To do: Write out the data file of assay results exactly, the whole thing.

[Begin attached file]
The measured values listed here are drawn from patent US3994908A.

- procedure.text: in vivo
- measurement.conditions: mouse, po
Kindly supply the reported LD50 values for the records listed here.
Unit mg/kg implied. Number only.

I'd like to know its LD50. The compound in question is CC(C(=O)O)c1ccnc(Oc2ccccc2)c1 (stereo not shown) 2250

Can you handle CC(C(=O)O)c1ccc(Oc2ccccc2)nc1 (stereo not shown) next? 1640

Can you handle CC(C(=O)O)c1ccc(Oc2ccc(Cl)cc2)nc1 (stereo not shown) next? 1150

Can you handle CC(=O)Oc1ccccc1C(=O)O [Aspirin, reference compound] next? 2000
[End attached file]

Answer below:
The measured values listed here are drawn from patent US3994908A.

- procedure.text: in vivo
- measurement.conditions: mouse, po
Kindly supply the reported LD50 values for the records listed here.
Unit mg/kg implied. Number only.

I'd like to know its LD50. The compound in question is CC(C(=O)O)c1ccnc(Oc2ccccc2)c1 (stereo not shown) 2250

Can you handle CC(C(=O)O)c1ccc(Oc2ccccc2)nc1 (stereo not shown) next? 1640

Can you handle CC(C(=O)O)c1ccc(Oc2ccc(Cl)cc2)nc1 (stereo not shown) next? 1150

Can you handle CC(=O)Oc1ccccc1C(=O)O [Aspirin, reference compound] next? 2000